Voldemort’s Harry Potter Death concept art was better (but unusable)


Voldemort’s death in concept art was a much better spectacle than his death in ashes in the cinema, but it was too disturbing for the already dark ending of Harry Potter. When Voldemort turned to ashes, it disappointed the fans. In the books, Voldemort’s body was proof that he died, as any ordinary person would have died. Although one theory about Harry Potter suggests that Voldemort’s death was a reflection of his character’s development in the films as he gradually became less human, Andrey Ryabovichev’s concept art would have made his death in the film much better.

Voldemort’s disintegration into ashes did not correspond not only to the books, but also to how his presence was portrayed in the rest of the film series. In Harry Potter and the Philosopher’s Stone, Voldemort’s character was a soul looking for a master. This was clearly shown when his soul was shown floating away from Quirrell’s inanimate body in the final scenes of Harry’s battle with him. When Voldemort’s physical form takes shape in front of Harry in Harry Potter and the Goblet of Fire, his cloak was draped over him with a smoky darkness that created a frightening entrance for the archenemy of the wizarding world. In recent films, ghostly and smoky images of Voldemort’s soul have often been used. From the moment when Harry viewed Voldemort’s past in the Pool of Memory in Harry Potter and the Half-Blood Prince to the moment when Ron fought Voldemort’s mockery of the horcrux in Harry Potter and the Deathly Hallows: Part 1, the visual representation of Voldemort’s presence remained hidden by haze and ghosts. like darkness.

Related: The Harry Potter Films Misunderstood Lord Voldemort’s Death (and it was Almost Worse)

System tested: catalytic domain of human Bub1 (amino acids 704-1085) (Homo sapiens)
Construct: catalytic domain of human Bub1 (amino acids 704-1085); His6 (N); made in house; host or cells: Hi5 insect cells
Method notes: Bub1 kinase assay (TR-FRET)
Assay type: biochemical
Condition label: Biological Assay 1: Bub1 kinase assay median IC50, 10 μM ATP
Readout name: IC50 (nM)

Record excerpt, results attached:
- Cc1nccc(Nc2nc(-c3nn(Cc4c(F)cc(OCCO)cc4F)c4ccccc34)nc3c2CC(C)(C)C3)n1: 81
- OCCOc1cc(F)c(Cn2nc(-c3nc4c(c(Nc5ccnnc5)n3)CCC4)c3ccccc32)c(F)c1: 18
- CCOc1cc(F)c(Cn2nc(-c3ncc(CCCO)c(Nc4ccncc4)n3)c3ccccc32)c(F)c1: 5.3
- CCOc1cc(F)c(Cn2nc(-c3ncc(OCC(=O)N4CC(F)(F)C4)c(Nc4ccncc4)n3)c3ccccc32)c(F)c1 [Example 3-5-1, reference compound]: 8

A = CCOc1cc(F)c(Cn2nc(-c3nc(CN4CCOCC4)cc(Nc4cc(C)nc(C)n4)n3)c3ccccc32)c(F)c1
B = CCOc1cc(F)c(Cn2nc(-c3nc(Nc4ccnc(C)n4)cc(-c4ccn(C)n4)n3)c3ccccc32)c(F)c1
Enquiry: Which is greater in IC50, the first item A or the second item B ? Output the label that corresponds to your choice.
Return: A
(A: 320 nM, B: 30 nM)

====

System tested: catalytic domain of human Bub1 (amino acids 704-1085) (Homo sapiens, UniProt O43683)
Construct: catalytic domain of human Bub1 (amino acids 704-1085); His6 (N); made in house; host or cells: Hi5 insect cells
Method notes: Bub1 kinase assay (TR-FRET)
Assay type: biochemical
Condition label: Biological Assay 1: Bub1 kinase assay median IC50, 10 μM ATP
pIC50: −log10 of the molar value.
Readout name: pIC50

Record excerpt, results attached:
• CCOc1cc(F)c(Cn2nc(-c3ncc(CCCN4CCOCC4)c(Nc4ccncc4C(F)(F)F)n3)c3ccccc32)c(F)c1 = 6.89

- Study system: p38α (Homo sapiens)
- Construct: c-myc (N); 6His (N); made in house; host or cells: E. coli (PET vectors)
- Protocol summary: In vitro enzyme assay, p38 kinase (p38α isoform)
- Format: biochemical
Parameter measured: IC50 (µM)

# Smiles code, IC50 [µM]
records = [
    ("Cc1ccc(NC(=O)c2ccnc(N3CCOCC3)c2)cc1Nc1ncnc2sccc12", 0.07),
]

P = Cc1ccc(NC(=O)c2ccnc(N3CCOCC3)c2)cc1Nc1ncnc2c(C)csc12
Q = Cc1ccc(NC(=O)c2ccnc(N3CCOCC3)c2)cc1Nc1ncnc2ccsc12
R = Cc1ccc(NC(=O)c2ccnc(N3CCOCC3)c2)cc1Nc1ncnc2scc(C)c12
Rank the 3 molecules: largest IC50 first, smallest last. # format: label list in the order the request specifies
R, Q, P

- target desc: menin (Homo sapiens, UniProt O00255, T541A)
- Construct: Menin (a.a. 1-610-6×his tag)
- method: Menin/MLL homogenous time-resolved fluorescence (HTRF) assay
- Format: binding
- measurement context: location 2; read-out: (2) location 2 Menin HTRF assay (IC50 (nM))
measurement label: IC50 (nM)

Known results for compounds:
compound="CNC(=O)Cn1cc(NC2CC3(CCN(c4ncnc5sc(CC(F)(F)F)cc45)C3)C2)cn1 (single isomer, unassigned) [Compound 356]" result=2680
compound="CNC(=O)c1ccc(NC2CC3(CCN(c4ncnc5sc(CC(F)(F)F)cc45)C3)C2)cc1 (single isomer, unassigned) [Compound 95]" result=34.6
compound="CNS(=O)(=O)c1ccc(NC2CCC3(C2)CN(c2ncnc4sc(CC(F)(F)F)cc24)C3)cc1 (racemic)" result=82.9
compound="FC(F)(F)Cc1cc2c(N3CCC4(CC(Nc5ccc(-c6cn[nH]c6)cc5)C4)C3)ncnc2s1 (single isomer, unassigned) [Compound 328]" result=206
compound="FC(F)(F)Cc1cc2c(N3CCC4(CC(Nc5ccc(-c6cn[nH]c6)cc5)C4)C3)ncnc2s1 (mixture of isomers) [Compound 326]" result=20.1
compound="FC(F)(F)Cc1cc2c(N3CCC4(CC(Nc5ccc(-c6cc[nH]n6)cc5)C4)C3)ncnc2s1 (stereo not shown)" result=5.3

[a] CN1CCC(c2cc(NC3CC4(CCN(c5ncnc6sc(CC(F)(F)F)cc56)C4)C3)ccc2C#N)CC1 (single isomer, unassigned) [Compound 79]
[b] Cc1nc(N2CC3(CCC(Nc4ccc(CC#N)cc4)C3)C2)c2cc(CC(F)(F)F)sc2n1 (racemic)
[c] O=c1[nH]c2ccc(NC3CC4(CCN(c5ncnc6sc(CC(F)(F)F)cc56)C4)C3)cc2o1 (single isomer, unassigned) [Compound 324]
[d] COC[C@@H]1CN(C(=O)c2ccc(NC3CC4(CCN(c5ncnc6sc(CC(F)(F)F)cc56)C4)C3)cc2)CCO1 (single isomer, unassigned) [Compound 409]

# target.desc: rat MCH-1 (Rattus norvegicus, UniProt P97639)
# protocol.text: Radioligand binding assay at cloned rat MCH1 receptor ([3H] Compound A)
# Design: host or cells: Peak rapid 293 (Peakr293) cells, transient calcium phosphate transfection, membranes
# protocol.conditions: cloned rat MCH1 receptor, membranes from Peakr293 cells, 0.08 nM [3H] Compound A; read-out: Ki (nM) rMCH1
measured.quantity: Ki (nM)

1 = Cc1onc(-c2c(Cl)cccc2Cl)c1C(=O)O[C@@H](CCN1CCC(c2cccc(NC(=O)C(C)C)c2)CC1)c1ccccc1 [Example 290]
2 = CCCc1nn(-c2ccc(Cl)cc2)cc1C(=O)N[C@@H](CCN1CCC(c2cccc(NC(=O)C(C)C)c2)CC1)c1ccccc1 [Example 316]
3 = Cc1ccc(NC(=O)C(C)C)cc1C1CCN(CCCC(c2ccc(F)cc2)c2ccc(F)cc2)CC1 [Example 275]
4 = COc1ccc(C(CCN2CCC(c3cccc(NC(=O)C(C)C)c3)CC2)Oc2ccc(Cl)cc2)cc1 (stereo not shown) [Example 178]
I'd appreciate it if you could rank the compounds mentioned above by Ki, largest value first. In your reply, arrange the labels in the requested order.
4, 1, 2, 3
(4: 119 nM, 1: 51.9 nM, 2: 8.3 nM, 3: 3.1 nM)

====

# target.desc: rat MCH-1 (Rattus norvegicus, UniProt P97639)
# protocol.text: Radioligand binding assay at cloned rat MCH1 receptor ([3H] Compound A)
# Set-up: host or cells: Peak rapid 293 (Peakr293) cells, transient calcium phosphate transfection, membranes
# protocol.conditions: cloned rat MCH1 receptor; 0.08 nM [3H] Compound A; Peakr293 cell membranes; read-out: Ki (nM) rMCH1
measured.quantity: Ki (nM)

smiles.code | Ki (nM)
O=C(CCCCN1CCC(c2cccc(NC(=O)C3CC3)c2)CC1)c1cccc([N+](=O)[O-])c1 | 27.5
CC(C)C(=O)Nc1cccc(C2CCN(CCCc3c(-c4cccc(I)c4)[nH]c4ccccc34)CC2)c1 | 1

Ryabovichev’s concept art [via heyuguys] of Voldemort’s death not only looked better, but also corresponded much more to how Voldemort was portrayed in the series. Their disturbing nature prevented their actual use in the film, so that the filmmakers would not alienate their young audience, as Voldemort’s nose is shown to be even more deformed. Various versions of Voldemort’s death put forward by Ryabovichev showed that he wanted to include the ghostly darkness that enveloped his image in earlier films. Offering Voldemort’s soul as a lighter would solve inconsistencies in books and movies. He kept the ghostly theme of the previous films and clearly contrasted with his darkest presentations. He would also have included Voldemort’s portrayal in the book as more human after death if the filmmakers wanted to add a level of complexity to Voldemort’s villainy.

However, this version of Voldemort’s death would be a much more disturbing sight. Voldemort’s redesign in the film has already made him more creepy than in the books, but in this concept art his face has become grotesquely deformed, which would be a nightmare not only for their young viewers, but also for more mature ones. By this point, the last films had become very dark, and the filmmakers did not want to alienate the audience from the final part of such an epic series.

This concept art could correct inconsistencies not only in the images of Voldemort in the movies, but also in the way he was presented in books. However, it cannot be denied that it was a much more disturbing image than his last movie scene. Although Ryabovichev’s concept art looked more spectacular than his death scene in the film, it showed the difficulties filmmakers face trying to balance their audience for TV series like Harry Potter.